In preparation for sentencing, Probation Officer Claude Jean-Baptiste prepared a pre-sentence report to which both the Government and Mr. Lind filed objections. (Letter of Richard B. Lind dated Sept. 26, 2006 ("9/26/06 Lind Letter"); Letter of Steven Feldman dated Aug. 28, 2006, attached as Exh. A to 9/26/06 Lind Letter). Among other objections, Mr. Lind challenged Mr. Jean-Baptiste's recommendation that Judge Wood apply the 2006 version of the United States Sentencing Commission Guidelines Manual (the "2006 Manual") to calculate Mr. Kelley's sentence. (9/26/06 Lind Letter at 2-3). He argued that application of the 2006 Manual would violate the Ex Post Facto Clause of the Constitution, art. I, § 9, cl. 3, because the behavior underlying three of the counts on which the petitioner was convicted had occurred in 2000, at which time an earlier version of the Guidelines Manual (the "2000 Manual") was in effect. (9/26/06 Lind Letter at 2). Relying on United States v.Keller, 58 F.3d 884 (2d Cir. 1995), Mr. Lind proposed that Judge Wood avoid the Ex Post Facto Clause problem by using the 2000 Manual to calculate the sentence for all seven of the counts on which the petitioner was convicted. (9/26/06 Lind Letter at 2-3).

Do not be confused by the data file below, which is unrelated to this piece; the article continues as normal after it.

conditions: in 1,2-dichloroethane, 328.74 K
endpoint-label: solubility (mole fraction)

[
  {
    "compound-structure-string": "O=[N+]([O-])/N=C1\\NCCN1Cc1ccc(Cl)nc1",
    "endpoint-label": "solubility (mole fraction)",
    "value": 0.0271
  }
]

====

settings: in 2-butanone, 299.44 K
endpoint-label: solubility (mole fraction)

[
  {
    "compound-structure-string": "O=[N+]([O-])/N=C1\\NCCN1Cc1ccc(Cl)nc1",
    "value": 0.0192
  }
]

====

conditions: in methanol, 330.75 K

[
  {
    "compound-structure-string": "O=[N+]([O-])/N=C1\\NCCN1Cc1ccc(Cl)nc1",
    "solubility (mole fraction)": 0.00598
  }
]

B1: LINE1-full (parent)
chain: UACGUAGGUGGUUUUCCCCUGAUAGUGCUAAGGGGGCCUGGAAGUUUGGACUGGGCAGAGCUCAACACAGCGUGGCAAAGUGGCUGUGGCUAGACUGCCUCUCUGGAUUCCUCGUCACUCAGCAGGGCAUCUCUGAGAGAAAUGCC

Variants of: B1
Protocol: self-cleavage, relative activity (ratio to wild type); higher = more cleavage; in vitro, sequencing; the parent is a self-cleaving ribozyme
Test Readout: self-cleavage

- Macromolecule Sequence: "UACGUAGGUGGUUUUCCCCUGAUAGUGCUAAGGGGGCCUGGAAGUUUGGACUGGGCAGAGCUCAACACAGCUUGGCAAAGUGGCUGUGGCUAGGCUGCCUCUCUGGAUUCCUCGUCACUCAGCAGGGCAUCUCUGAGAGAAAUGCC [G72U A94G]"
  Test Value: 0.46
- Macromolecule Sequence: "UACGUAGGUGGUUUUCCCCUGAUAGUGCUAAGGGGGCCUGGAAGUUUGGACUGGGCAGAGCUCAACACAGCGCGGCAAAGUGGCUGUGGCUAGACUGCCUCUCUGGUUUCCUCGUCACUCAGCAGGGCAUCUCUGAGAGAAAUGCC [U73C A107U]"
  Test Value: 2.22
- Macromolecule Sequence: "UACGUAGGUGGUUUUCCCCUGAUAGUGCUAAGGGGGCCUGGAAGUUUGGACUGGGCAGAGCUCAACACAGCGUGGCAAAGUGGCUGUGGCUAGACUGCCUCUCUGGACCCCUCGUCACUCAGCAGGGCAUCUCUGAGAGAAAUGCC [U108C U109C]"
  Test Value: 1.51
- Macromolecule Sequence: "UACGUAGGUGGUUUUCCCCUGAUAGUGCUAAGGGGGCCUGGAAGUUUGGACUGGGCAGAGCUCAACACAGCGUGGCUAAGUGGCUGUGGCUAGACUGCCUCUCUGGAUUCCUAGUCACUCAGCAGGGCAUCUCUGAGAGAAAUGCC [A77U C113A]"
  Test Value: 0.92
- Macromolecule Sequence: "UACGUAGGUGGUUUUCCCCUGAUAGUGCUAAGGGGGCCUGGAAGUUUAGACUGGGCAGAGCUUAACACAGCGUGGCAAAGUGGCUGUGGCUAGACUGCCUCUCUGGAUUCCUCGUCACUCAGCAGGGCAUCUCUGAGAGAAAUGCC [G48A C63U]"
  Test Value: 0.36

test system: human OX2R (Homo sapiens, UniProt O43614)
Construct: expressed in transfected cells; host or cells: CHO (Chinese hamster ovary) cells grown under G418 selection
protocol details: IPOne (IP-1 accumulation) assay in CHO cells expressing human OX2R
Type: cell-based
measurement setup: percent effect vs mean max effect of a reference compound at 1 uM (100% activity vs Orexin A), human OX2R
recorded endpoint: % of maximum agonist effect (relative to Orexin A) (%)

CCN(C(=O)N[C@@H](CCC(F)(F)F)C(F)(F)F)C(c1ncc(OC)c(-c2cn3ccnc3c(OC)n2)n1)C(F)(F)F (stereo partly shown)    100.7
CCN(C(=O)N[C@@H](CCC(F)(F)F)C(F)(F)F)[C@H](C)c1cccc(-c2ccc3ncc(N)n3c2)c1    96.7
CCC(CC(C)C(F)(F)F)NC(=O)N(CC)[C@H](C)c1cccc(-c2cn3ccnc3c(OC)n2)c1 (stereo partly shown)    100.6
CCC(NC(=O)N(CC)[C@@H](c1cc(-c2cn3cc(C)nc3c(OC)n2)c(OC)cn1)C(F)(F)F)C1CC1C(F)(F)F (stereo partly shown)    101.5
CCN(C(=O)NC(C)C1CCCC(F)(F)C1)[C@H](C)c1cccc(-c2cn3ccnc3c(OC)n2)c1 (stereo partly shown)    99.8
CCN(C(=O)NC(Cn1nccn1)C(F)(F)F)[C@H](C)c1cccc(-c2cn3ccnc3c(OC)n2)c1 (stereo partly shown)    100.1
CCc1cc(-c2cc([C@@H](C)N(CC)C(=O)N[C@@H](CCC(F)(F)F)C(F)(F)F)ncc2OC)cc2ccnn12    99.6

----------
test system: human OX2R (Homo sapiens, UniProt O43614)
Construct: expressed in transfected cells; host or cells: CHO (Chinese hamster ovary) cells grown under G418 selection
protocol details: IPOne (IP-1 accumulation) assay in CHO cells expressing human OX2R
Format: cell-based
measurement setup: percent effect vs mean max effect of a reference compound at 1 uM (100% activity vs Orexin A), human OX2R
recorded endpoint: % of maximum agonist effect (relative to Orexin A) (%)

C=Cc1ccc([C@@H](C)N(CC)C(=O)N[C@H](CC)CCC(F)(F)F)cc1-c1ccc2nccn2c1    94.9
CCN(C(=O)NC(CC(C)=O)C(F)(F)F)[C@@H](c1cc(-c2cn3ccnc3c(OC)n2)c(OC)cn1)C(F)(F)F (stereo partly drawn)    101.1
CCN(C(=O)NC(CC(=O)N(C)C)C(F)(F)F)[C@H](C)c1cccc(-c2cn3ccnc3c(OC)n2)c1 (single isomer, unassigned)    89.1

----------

In response to Mr. Lind's objections, which were submitted to Judge Wood as well as to Mr. Jean-Baptiste, Assistant United States Attorney Steven Feldman wrote a letter to Judge Wood on behalf of the Government, arguing that use of the 2006 Manual to calculate the entirety of the petitioner's sentence did not violate the Ex Post Facto Clause. (Letter of Steven D. Feldman dated Oct. 4, 2006 ("Feldman Letter") at 7-10; 9/26/06 Lind Letter at 14). Mr. Lind replied by letter, again arguing that application of the 2006 Manual to all the counts of the conviction would violate Mr. Kelley's constitutional rights. (Letter of Richard B. Lind dated Oct. 9, 2006 ("10/9/06 Lind Letter") at 2). In this second letter, however, Mr. Lind suggested that Judge Wood might also avoid the Ex Post Facto Clause problem by adopting a hybrid approach, using the 2000 Manual to calculate the sentence for those counts on which the underlying behavior stopped in 2000 and the 2006 Manual for the remaining counts (the "hybrid approach"). (10/9/06 Lind Letter at 2); see also, e.g., United States v. Johnson, Nos. 97 CR 206, 98 CR 160, 1999 WL 395381, at *10-11 (N.D.N.Y. June 4, 1999), aff'd, 221F.3d 83 (2d Cir. 2000), superseded, United States v. Kumar, 617 F.3d 612 (2d Cir. 2010).